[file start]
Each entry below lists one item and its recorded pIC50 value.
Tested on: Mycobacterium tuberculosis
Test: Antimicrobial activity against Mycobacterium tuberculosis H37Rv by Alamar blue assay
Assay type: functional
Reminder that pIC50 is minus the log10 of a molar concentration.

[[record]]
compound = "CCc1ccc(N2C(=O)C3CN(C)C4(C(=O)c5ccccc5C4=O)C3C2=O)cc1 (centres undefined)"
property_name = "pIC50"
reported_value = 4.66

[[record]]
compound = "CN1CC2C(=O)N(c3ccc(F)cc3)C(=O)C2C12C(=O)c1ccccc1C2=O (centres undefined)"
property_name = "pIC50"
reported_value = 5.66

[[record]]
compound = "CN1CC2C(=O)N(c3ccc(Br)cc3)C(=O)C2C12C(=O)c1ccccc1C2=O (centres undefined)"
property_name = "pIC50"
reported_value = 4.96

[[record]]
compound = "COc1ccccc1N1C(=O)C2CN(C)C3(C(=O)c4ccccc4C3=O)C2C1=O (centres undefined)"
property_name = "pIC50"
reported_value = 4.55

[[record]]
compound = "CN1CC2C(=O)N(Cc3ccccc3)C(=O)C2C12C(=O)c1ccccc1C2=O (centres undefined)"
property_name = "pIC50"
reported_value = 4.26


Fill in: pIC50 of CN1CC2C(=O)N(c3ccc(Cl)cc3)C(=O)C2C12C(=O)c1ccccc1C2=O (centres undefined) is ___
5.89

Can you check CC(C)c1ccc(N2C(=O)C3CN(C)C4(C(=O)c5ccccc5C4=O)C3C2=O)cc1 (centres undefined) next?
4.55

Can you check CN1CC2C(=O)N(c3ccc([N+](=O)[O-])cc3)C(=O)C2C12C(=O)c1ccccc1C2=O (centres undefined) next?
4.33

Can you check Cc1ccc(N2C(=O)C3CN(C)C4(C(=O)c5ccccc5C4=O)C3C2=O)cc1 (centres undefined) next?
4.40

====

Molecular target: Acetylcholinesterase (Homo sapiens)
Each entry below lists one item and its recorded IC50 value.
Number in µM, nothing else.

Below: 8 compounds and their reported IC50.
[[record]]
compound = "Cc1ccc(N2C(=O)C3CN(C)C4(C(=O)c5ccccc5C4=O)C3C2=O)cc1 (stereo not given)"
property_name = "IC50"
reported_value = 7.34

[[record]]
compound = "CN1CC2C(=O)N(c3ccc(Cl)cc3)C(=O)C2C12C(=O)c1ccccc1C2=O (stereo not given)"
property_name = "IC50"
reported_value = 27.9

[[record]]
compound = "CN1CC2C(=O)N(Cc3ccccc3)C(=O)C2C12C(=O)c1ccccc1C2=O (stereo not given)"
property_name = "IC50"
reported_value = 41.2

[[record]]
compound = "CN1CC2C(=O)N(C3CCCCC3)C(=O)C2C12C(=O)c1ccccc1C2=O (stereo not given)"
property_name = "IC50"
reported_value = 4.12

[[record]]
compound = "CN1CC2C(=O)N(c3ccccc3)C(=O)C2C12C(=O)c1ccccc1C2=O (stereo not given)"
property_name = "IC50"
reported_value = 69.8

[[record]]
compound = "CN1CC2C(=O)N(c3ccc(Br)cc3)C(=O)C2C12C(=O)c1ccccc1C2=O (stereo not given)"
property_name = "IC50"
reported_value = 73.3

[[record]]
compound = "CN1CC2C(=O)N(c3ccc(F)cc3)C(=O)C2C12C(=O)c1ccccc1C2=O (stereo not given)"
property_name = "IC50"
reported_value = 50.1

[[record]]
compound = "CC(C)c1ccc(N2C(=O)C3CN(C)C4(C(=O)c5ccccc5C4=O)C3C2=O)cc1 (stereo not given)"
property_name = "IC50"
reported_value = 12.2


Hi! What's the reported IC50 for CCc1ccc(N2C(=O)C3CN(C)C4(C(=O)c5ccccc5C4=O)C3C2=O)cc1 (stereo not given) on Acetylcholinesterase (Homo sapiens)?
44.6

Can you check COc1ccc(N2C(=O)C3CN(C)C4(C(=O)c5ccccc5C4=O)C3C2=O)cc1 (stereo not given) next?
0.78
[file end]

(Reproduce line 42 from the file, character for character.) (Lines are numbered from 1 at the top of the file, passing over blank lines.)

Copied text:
reported_value = 7.34